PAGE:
Hundreds of people took the streets of Tunisia's capital for a new demonstration Sunday, and in one district police fired tear gas to disperse dozens of stone-throwing youths on the seventh anniversary of the ousting of former president Zine El Abidine Ben Ali.
Fueled by rising frustrations with the country's social and economic issues, protesters have been demonstrating, at times violently, in Tunis and across the North African country this past week.
A witness told Reuters they saw youths around 20 years old throwing stones at police cars and setting fire to tires before security forces drove them back with tear gas.
"Work, Freedom and Dignity," the slogan chanted seven years ago has been invoked again.
"The revolution brought nothing concrete to our daily lives, which only get worse and worse," said Fatma Ben Hassine. "The politicians, whose only concern is their comfort, leave us in despair."
On Saturday, Tunisia announced plans to increase aid for poor families by $70.3 million, after days of protests over austerity measures.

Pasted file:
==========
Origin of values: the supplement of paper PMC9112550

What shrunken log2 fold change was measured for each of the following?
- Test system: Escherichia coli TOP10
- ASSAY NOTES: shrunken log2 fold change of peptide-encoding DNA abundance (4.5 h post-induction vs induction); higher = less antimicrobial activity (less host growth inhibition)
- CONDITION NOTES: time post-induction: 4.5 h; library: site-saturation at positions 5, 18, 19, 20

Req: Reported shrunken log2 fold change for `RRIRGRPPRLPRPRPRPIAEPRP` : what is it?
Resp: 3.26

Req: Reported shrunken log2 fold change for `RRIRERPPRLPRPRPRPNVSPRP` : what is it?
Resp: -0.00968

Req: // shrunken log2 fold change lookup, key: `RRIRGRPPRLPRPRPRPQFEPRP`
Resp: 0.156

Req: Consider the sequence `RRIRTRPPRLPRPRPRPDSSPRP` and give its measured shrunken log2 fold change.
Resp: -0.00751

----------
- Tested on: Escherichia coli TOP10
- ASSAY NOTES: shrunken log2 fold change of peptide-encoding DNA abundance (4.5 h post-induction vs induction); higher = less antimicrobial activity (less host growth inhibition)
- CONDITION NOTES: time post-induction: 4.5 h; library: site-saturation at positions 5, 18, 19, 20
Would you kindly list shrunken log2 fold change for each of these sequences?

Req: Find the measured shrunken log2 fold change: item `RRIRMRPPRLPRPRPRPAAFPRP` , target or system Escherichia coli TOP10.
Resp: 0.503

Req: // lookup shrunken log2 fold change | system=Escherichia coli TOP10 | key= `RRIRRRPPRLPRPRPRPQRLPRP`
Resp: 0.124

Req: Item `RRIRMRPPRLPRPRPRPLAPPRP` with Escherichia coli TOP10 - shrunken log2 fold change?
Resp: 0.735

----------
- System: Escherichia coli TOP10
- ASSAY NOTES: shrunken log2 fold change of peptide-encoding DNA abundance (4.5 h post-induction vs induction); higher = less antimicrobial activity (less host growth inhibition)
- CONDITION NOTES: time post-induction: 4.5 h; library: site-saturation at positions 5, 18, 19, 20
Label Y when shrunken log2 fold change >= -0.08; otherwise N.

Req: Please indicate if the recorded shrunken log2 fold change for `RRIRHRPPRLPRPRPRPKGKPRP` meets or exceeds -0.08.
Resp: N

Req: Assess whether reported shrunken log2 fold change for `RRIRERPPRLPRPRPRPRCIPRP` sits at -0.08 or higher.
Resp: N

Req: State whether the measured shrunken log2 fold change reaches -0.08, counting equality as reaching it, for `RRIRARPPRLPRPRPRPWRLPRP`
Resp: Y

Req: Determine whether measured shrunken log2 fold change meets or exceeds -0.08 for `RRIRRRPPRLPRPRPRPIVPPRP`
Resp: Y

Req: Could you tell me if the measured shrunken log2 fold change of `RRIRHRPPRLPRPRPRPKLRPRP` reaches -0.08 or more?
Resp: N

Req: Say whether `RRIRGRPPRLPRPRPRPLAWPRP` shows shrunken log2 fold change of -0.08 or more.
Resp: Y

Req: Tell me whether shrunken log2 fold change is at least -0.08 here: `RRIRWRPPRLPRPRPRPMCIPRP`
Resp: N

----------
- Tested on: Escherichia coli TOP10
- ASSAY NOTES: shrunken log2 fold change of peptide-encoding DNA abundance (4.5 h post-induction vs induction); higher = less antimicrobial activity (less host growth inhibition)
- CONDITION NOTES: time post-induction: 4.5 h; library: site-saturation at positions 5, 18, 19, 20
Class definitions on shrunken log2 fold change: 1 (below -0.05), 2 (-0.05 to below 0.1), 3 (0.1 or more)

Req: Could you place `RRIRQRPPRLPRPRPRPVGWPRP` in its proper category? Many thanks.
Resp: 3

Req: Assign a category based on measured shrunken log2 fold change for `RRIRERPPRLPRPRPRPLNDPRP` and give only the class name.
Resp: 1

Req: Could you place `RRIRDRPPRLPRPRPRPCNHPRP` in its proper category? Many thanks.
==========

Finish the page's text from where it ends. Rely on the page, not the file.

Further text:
"This will concern about 250,000 families," Mohamed Trabelsi, minister of social affairs, said. "It will help the poor and middle class."
Several hundred protestors took to the streets Saturday in Sidi Bouzid, where the 2011 uprising first began. And on Friday, protesters in cities and towns across the country waved yellow cards — a warning sign to the government — and brandished loaves of bread, a symbol of the day-to-day struggle to afford basic goods.
Anger has been growing since price hikes were introduced by the government earlier this month.
WATCH: Protests Erupt Again in Tunisia, Cradle of 2011 Arab Spring
Since Monday, security forces have been deployed in Tunis and across the country. Several hundred people have been arrested, including opposition politicians, while dozens have been injured in clashes with police. A 55-year-old man died earlier this week, though the circumstances of his death remain unclear.
The demonstrations have gained momentum as anger grows over government tax hikes on top of already soaring inflation.
Henry Ridgwell contributed to this report.